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DESCRIPTIONCharged-particle beams consisting of protons or helium ions are a type of particulate radiation therapy. They contrast with conventional electromagnetic (i.e., photon) radiation therapy due to several unique properties including minimal scatter as particulate beams pass through tissue, and deposition of ionizing energy at precise depths (i.e., the Bragg peak). Thus, radiation exposure of surrounding normal tissues is minimized. The theoretical advantages of protons and other charged-particle beams may improve outcomes when the following conditions apply:
The use of proton or helium ion radiation therapy has been investigated in two (2) general categories of tumors/abnormalities:
1. Tumors located near vital structures, such as intracranial lesions or lesions along the axial skeleton, such that complete surgical excision or adequate doses of conventional radiation therapy are impossible. These tumors/lesions include uveal melanomas, chordomas, and chondrosarcomas at the base of the skull along the axial skeleton.
2. Tumors that are associated with a high rate of local recurrence despite maximal doses of conventional radiation therapy. The most common tumor in this group is locally advanced prostate cancer (i.e., Stages C or D1 [without distant metastases], also classified as T3 or T4).
Also see the related medical policy, Stereotactic Radiosurgery (SRS) and Stereotactic Body Radiation Therapy (SBRT).
Charged-particle irradiation with proton or helium ion beams may be considered medically necessary in the following clinical situations:
Charged-particle irradiation with proton beams using standard treatment doses is considered not medically necessary in patients with clinically localized prostate cancer, because the clinical outcomes with this treatment have not been shown to be superior to other approaches including intensity modulated radiaton therapy (IMRT) or conformal radiation therapy yet proton beam therapy is generally more costly than these alternatives.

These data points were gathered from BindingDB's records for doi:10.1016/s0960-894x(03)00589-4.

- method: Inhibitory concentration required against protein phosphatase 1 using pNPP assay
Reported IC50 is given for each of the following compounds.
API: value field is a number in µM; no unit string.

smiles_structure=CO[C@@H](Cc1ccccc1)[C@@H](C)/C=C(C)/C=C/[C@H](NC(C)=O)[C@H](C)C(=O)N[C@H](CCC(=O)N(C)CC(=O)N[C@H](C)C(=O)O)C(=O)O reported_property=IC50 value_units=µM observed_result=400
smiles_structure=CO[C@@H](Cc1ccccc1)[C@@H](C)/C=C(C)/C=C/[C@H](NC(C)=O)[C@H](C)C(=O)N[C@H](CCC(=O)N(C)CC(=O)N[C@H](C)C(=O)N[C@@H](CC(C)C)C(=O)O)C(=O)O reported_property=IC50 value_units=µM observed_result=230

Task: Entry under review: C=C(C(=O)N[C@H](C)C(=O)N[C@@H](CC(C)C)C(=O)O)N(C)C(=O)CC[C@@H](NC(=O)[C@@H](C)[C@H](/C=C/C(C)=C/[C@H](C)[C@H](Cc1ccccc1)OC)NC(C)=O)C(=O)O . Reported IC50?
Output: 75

Other applications of charged-particle irradiation, including but not limited to use of proton beam therapy for non-small-cell lung cancer (NSCLC) at any stage or for recurrence, are considered investigational.
POLICY GUIDELINESInvestigative service is defined as the use of any treatment procedure, facility, equipment, drug, device, or supply not yet recognized by certifying boards and/or approving or licensing agencies or published peer review criteria as standard, effective medical practice for the treatment of the condition being treated and as such therefore is not considered medically necessary.
The coverage guidelines outlined in the Medical Policy Manual should not be used in lieu of the Member's specific benefit plan language.
POLICY HISTORY7/27/2006: Approved by Medical Policy Advisory Committee (MPAC)
9/28/2006: Policy updated to include coverage of prostate cancer
8/21/2008: Policy updated to note that coverage of prostate cancer is not medically necessary. ICD-9 diagnosis185 removed
04/27/2010: Added “Charged-Particle” to the policy title. Added link to related policy to the description. Made minor wording change in the policy statement: “may be considered” changed to “is considered” in the second statement. Intent of policy statement unchanged. Added the definition of investigative service to the Policy Guidelines section.
12/30/2010: Policy statement revised to add "including but not limited to use of proton beam therapy for non-small-cell lung cancer (NSCLC) at any stage or for recurrence" as a specific indication to the investigational policy statement. Intent of policy statement unchanged.
12/01/2011: Policy reviewed; no changes.
SOURCE(S)Blue Cross Blue Shield Association policy # 8.01.10
CODE REFERENCEThis is not intended to be a comprehensive list of codes. Some covered procedure codes have multiple descriptions.
The code(s) listed below are ONLY covered if the procedure is performed according to the "Policy" section of this document.